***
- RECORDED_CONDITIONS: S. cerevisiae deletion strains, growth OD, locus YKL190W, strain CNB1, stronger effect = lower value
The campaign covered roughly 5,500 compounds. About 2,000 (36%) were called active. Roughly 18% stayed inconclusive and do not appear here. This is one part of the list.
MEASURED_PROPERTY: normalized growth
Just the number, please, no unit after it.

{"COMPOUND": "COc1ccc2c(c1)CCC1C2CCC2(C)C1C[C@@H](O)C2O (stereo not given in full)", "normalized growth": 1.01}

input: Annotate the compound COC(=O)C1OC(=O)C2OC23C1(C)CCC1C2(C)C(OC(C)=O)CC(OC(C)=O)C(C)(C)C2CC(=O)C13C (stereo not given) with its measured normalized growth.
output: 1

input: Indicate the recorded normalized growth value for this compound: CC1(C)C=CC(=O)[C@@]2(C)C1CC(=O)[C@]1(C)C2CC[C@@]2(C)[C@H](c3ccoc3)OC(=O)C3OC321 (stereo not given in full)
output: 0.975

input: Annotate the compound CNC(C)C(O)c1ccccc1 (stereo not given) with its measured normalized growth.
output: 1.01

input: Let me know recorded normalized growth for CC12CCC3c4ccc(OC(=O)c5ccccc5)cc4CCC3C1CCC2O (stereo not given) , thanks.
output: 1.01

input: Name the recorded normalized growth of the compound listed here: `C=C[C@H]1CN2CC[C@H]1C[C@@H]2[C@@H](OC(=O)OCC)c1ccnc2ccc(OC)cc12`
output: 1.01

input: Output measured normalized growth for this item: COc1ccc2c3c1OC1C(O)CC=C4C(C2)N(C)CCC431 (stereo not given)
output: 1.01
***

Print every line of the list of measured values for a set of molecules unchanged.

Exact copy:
- RECORDED_CONDITIONS: S. cerevisiae deletion strains, growth OD, locus YKL190W, strain CNB1, stronger effect = lower value
The campaign covered roughly 5,500 compounds. About 2,000 (36%) were called active. Roughly 18% stayed inconclusive and do not appear here. This is one part of the list.
MEASURED_PROPERTY: normalized growth
Just the number, please, no unit after it.

{"COMPOUND": "COc1ccc2c(c1)CCC1C2CCC2(C)C1C[C@@H](O)C2O (stereo not given in full)", "normalized growth": 1.01}

input: Annotate the compound COC(=O)C1OC(=O)C2OC23C1(C)CCC1C2(C)C(OC(C)=O)CC(OC(C)=O)C(C)(C)C2CC(=O)C13C (stereo not given) with its measured normalized growth.
output: 1

input: Indicate the recorded normalized growth value for this compound: CC1(C)C=CC(=O)[C@@]2(C)C1CC(=O)[C@]1(C)C2CC[C@@]2(C)[C@H](c3ccoc3)OC(=O)C3OC321 (stereo not given in full)
output: 0.975

input: Annotate the compound CNC(C)C(O)c1ccccc1 (stereo not given) with its measured normalized growth.
output: 1.01

input: Let me know recorded normalized growth for CC12CCC3c4ccc(OC(=O)c5ccccc5)cc4CCC3C1CCC2O (stereo not given) , thanks.
output: 1.01

input: Name the recorded normalized growth of the compound listed here: `C=C[C@H]1CN2CC[C@H]1C[C@@H]2[C@@H](OC(=O)OCC)c1ccnc2ccc(OC)cc12`
output: 1.01

input: Output measured normalized growth for this item: COc1ccc2c3c1OC1C(O)CC=C4C(C2)N(C)CCC431 (stereo not given)
output: 1.01